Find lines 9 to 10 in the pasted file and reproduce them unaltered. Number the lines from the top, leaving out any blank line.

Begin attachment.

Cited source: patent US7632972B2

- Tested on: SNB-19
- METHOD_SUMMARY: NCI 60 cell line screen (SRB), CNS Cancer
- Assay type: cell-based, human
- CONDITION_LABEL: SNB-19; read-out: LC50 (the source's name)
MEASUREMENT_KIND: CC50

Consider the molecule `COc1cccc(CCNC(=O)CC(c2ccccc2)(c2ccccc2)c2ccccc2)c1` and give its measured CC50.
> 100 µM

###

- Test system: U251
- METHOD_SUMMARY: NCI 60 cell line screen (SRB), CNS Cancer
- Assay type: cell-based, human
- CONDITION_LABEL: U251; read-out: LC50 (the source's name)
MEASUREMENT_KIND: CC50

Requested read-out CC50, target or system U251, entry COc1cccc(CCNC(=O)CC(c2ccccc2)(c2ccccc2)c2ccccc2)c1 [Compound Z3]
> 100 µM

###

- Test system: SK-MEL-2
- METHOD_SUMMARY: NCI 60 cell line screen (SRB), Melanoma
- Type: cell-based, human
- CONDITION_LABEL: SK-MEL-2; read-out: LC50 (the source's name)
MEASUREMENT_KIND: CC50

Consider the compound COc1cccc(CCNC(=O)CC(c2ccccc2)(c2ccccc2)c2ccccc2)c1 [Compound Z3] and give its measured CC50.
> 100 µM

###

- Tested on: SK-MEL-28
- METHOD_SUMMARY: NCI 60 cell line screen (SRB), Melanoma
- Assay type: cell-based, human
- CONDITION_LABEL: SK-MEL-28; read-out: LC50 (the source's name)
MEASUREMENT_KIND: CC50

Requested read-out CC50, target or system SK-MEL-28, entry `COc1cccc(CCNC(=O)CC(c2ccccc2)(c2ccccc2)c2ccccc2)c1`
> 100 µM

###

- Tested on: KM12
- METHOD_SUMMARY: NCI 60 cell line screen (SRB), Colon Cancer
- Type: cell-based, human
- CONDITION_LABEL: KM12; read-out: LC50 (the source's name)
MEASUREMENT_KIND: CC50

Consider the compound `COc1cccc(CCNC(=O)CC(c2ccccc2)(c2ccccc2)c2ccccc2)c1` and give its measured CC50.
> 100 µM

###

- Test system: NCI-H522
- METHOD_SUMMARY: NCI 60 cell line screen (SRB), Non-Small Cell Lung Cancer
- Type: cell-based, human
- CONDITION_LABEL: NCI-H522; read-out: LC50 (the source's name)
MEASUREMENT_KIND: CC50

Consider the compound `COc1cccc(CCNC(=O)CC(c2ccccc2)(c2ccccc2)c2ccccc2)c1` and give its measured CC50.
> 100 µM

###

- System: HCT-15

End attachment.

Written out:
###

- Test system: U251